Wildlife Management: Why Short-Sightedness Is Simply Irresponsible

by Catherine Jeltes in Outside My Art
Let me start by saying today’s post has nothing to do with art.
Before becoming a professional artist, my career was in wildlife management, so after seeing this article, “US Army Corps of Engineers announces it will move forward with plan to slaughter 11,000 cormorants, I was ticked off.  Not for what most would consider the obvious point–that 11,00 birds were going to be culled–but because this proposed action to address the problem of improving survival rates of juvenile salmon and steelhead fish is short-sighted, irresponsible, and unethical.  
It is a fact of the world we live in:  many wildlife populations simply have to be managed.  Providing a long term management plan for a species population is a responsible approach, an approach that takes many factors into consideration and allows for changes to be made that do not have catastrophic consequences.  Problems with wildlife populations do not happen overnight, so why do we expect to implement a solution that promises to resolve it that quickly?  Quite simply, we shouldn’t.

Short Sighted

If the Corps obtains the permits from US Fish and Wildlife to move forward, 15 percent of the Double-crested Cormorant population west of the Rocky Mountains will be reduced below a sustainable level, meaning the species will likely not recover.  Does this action consider all the reasons for salmon decline?  No.  It is a temporary fix at best.


The Corps plans to implement the culling while the cormorants tend to their nests.  Not all of the birds shot will be killed. Many will simply be injured. Wildlife rehabilitation centers will be inundated with sick, wounded, and traumatized birds.


Let’s talk baby birds. When the adult birds are killed traveling to/from their nesting sites, the orphaned chicks will be left to starve.  Not only is this unethical, but disease can spread to the remaining population.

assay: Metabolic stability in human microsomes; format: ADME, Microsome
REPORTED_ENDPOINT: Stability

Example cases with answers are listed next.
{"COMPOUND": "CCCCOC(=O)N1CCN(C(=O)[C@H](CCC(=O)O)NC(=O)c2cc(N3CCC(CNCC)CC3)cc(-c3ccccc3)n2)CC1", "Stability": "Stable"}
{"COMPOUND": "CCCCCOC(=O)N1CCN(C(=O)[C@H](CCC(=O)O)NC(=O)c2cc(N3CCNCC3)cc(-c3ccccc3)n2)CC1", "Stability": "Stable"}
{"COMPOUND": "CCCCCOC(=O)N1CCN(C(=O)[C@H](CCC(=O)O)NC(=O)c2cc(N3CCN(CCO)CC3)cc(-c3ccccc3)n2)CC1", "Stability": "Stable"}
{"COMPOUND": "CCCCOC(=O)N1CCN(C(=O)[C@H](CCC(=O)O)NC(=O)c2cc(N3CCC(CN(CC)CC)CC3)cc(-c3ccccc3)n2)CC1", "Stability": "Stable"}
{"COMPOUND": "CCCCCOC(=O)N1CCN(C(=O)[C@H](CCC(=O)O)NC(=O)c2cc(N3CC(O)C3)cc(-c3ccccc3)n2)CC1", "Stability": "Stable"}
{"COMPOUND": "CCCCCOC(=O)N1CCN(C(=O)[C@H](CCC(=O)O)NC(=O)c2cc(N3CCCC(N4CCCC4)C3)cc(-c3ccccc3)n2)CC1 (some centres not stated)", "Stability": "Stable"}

A Better Plan…

During the next two to four months, the Oregon Department of Fish and Wildlife will be working with local governments to haze cormorants in six coastal estuaries.  (Hazing is a process that is used to temporarily disrupt the birds natural feeding patterns, allowing the fish to move through the estuaries unharmed.)  During hazing, the birds are not harmed.  Small boats are taken into the estuaries and the birds are distracted from feeding with sounds of small firecrackers.  Hopefully hazing will be effective enough in the short term to halt the Corps straight culling approach…or at least effective enough to buy time to develop a long term management strategy for the cormorant that addresses the key issue:  improving the survival rate of the juvenile salmon and steelhead fish.
Editor’s Note:  Since this article was written, a wonderfully humorous article has come to light written from the perspective of the cormorant who could not say it better.  Check it out on Audubon here:  The Corps, the Cormorants, And the Cull

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